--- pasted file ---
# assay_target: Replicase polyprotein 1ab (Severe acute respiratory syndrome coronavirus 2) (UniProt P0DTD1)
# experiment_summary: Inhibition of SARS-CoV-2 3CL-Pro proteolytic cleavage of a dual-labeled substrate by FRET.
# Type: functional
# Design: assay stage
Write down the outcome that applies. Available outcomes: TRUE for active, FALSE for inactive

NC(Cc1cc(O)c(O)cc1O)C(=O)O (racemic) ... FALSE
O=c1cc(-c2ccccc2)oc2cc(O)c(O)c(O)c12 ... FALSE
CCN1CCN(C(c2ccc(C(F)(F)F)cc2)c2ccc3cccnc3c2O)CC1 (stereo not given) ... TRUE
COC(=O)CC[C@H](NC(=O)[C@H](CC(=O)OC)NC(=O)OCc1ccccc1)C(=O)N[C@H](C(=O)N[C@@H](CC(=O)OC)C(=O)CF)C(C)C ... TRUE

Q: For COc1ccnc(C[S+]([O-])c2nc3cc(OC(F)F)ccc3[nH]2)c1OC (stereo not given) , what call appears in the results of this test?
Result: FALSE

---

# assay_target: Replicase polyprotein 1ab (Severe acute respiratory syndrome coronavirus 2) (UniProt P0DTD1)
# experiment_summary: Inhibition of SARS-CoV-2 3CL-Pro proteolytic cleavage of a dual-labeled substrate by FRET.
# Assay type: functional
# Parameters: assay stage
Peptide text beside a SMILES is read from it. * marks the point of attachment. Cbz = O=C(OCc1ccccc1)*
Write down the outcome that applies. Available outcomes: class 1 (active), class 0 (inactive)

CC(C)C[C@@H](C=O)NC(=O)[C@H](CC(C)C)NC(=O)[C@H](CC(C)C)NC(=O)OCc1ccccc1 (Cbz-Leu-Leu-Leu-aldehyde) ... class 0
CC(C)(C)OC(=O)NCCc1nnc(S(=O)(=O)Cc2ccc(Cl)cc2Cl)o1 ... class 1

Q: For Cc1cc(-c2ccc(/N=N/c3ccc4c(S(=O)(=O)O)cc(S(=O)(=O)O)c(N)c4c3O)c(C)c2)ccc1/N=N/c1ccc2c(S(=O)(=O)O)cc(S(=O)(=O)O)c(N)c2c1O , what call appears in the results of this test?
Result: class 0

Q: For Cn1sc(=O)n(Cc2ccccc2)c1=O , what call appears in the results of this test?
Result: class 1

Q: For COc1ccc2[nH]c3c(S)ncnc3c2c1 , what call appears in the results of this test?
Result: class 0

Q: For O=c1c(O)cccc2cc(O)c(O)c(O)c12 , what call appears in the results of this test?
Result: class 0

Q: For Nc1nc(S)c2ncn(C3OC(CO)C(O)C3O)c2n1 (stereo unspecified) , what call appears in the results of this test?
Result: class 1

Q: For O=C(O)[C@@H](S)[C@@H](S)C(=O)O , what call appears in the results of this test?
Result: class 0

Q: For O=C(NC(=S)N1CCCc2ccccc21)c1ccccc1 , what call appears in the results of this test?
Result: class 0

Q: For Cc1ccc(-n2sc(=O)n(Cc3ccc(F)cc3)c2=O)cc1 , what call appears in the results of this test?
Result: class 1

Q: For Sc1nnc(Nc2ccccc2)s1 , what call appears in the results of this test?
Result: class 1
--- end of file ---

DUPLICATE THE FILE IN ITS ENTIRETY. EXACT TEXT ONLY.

# assay_target: Replicase polyprotein 1ab (Severe acute respiratory syndrome coronavirus 2) (UniProt P0DTD1)
# experiment_summary: Inhibition of SARS-CoV-2 3CL-Pro proteolytic cleavage of a dual-labeled substrate by FRET.
# Type: functional
# Design: assay stage
Write down the outcome that applies. Available outcomes: TRUE for active, FALSE for inactive

NC(Cc1cc(O)c(O)cc1O)C(=O)O (racemic) ... FALSE
O=c1cc(-c2ccccc2)oc2cc(O)c(O)c(O)c12 ... FALSE
CCN1CCN(C(c2ccc(C(F)(F)F)cc2)c2ccc3cccnc3c2O)CC1 (stereo not given) ... TRUE
COC(=O)CC[C@H](NC(=O)[C@H](CC(=O)OC)NC(=O)OCc1ccccc1)C(=O)N[C@H](C(=O)N[C@@H](CC(=O)OC)C(=O)CF)C(C)C ... TRUE

Q: For COc1ccnc(C[S+]([O-])c2nc3cc(OC(F)F)ccc3[nH]2)c1OC (stereo not given) , what call appears in the results of this test?
Result: FALSE

---

# assay_target: Replicase polyprotein 1ab (Severe acute respiratory syndrome coronavirus 2) (UniProt P0DTD1)
# experiment_summary: Inhibition of SARS-CoV-2 3CL-Pro proteolytic cleavage of a dual-labeled substrate by FRET.
# Assay type: functional
# Parameters: assay stage
Peptide text beside a SMILES is read from it. * marks the point of attachment. Cbz = O=C(OCc1ccccc1)*
Write down the outcome that applies. Available outcomes: class 1 (active), class 0 (inactive)

CC(C)C[C@@H](C=O)NC(=O)[C@H](CC(C)C)NC(=O)[C@H](CC(C)C)NC(=O)OCc1ccccc1 (Cbz-Leu-Leu-Leu-aldehyde) ... class 0
CC(C)(C)OC(=O)NCCc1nnc(S(=O)(=O)Cc2ccc(Cl)cc2Cl)o1 ... class 1

Q: For Cc1cc(-c2ccc(/N=N/c3ccc4c(S(=O)(=O)O)cc(S(=O)(=O)O)c(N)c4c3O)c(C)c2)ccc1/N=N/c1ccc2c(S(=O)(=O)O)cc(S(=O)(=O)O)c(N)c2c1O , what call appears in the results of this test?
Result: class 0

Q: For Cn1sc(=O)n(Cc2ccccc2)c1=O , what call appears in the results of this test?
Result: class 1

Q: For COc1ccc2[nH]c3c(S)ncnc3c2c1 , what call appears in the results of this test?
Result: class 0

Q: For O=c1c(O)cccc2cc(O)c(O)c(O)c12 , what call appears in the results of this test?
Result: class 0

Q: For Nc1nc(S)c2ncn(C3OC(CO)C(O)C3O)c2n1 (stereo unspecified) , what call appears in the results of this test?
Result: class 1

Q: For O=C(O)[C@@H](S)[C@@H](S)C(=O)O , what call appears in the results of this test?
Result: class 0

Q: For O=C(NC(=S)N1CCCc2ccccc21)c1ccccc1 , what call appears in the results of this test?
Result: class 0

Q: For Cc1ccc(-n2sc(=O)n(Cc3ccc(F)cc3)c2=O)cc1 , what call appears in the results of this test?
Result: class 1

Q: For Sc1nnc(Nc2ccccc2)s1 , what call appears in the results of this test?
Result: class 1